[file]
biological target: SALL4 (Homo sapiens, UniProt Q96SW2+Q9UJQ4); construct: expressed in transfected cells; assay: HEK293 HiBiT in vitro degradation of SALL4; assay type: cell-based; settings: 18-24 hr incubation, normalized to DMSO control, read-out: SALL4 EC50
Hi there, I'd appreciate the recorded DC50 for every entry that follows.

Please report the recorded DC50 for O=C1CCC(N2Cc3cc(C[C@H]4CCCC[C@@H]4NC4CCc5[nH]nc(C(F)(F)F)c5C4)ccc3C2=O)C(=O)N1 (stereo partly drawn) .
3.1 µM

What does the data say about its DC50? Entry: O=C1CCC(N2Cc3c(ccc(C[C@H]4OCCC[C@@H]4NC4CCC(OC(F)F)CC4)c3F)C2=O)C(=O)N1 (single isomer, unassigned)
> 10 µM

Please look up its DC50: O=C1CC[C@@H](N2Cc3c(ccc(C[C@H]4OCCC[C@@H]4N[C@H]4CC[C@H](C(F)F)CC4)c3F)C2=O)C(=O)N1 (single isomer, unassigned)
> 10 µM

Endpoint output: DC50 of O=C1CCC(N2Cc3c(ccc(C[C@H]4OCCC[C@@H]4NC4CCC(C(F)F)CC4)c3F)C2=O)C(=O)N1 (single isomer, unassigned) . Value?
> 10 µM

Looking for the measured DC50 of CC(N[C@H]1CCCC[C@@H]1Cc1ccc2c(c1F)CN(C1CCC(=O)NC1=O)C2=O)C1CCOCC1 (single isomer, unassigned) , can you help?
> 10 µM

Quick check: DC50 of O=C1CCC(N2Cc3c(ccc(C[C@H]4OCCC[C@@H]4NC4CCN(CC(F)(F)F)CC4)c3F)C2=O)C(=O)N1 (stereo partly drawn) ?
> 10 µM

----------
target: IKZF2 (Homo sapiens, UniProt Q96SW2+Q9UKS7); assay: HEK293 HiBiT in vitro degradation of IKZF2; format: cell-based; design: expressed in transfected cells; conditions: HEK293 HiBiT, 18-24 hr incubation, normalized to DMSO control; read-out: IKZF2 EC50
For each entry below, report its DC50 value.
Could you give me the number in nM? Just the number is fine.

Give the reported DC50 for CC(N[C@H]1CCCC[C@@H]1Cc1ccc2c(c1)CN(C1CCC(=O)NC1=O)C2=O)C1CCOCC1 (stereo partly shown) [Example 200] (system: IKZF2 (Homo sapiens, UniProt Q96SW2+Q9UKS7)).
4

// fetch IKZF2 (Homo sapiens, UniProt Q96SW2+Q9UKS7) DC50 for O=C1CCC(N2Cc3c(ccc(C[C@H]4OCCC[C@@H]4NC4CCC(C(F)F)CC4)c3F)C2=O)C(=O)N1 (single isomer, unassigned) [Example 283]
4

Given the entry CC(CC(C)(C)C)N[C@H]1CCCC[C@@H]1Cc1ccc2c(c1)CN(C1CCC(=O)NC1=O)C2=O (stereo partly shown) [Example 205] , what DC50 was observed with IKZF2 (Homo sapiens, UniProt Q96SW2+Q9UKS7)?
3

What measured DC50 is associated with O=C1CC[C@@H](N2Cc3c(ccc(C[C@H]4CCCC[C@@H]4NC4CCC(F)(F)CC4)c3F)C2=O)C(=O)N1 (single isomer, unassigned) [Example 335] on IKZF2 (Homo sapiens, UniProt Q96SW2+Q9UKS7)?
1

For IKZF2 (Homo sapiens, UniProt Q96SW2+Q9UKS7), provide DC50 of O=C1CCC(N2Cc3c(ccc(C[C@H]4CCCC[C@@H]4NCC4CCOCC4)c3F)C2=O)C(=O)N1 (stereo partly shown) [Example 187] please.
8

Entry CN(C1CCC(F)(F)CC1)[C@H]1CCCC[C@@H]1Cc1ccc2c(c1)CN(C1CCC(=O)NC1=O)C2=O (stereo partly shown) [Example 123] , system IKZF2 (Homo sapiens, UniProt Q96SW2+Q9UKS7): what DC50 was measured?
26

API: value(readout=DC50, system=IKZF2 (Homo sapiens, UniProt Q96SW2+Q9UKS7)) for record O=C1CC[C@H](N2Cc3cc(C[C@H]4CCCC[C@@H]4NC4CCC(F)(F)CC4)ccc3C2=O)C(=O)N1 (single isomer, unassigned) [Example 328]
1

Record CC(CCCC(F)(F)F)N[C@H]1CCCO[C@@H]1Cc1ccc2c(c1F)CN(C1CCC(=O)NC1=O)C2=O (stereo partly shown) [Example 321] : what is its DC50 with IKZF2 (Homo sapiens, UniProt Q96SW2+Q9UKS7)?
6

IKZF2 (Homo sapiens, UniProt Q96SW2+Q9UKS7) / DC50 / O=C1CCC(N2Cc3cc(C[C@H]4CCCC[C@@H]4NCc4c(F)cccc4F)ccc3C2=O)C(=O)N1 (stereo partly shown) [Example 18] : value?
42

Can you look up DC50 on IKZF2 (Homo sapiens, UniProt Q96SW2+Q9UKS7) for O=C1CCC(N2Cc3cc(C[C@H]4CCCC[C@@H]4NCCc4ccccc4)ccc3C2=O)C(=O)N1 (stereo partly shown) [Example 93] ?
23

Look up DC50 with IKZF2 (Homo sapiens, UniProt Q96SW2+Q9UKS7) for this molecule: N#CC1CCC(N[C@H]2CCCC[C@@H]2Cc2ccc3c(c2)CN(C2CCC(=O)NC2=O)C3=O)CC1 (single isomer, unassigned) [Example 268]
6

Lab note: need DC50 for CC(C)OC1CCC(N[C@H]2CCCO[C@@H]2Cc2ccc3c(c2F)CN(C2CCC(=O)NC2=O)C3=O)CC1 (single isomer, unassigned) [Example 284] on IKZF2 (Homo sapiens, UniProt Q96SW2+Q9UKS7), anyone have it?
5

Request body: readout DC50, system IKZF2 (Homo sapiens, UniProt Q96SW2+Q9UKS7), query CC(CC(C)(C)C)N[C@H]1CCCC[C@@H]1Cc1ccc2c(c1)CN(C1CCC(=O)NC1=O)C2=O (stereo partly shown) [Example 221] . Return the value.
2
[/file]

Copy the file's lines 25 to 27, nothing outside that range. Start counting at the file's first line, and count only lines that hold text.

What measured DC50 is associated with O=C1CC[C@@H](N2Cc3c(ccc(C[C@H]4CCCC[C@@H]4NC4CCC(F)(F)CC4)c3F)C2=O)C(=O)N1 (single isomer, unassigned) [Example 335] on IKZF2 (Homo sapiens, UniProt Q96SW2+Q9UKS7)?
1

For IKZF2 (Homo sapiens, UniProt Q96SW2+Q9UKS7), provide DC50 of O=C1CCC(N2Cc3c(ccc(C[C@H]4CCCC[C@@H]4NCC4CCOCC4)c3F)C2=O)C(=O)N1 (stereo partly shown) [Example 187] please.